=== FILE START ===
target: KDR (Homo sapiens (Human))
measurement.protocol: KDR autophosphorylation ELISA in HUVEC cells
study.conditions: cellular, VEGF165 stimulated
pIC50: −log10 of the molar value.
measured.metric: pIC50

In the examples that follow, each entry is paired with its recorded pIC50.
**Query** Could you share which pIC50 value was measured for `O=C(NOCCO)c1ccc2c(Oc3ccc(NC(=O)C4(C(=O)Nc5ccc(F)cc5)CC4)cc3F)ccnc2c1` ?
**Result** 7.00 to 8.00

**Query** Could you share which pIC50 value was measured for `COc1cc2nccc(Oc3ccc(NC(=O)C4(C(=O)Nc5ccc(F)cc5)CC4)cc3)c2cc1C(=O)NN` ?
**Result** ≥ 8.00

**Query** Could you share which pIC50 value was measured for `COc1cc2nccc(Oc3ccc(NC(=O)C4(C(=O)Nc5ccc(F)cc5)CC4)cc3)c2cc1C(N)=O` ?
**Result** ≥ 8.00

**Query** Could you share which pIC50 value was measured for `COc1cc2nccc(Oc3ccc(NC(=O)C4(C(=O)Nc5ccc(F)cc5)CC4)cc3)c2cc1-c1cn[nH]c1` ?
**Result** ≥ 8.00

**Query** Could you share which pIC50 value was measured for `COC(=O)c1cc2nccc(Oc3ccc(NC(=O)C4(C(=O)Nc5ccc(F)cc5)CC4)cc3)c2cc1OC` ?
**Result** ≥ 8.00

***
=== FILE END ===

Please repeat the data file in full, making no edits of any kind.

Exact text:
target: KDR (Homo sapiens (Human))
measurement.protocol: KDR autophosphorylation ELISA in HUVEC cells
study.conditions: cellular, VEGF165 stimulated
pIC50: −log10 of the molar value.
measured.metric: pIC50

In the examples that follow, each entry is paired with its recorded pIC50.
**Query** Could you share which pIC50 value was measured for `O=C(NOCCO)c1ccc2c(Oc3ccc(NC(=O)C4(C(=O)Nc5ccc(F)cc5)CC4)cc3F)ccnc2c1` ?
**Result** 7.00 to 8.00

**Query** Could you share which pIC50 value was measured for `COc1cc2nccc(Oc3ccc(NC(=O)C4(C(=O)Nc5ccc(F)cc5)CC4)cc3)c2cc1C(=O)NN` ?
**Result** ≥ 8.00

**Query** Could you share which pIC50 value was measured for `COc1cc2nccc(Oc3ccc(NC(=O)C4(C(=O)Nc5ccc(F)cc5)CC4)cc3)c2cc1C(N)=O` ?
**Result** ≥ 8.00

**Query** Could you share which pIC50 value was measured for `COc1cc2nccc(Oc3ccc(NC(=O)C4(C(=O)Nc5ccc(F)cc5)CC4)cc3)c2cc1-c1cn[nH]c1` ?
**Result** ≥ 8.00

**Query** Could you share which pIC50 value was measured for `COC(=O)c1cc2nccc(Oc3ccc(NC(=O)C4(C(=O)Nc5ccc(F)cc5)CC4)cc3)c2cc1OC` ?
**Result** ≥ 8.00

***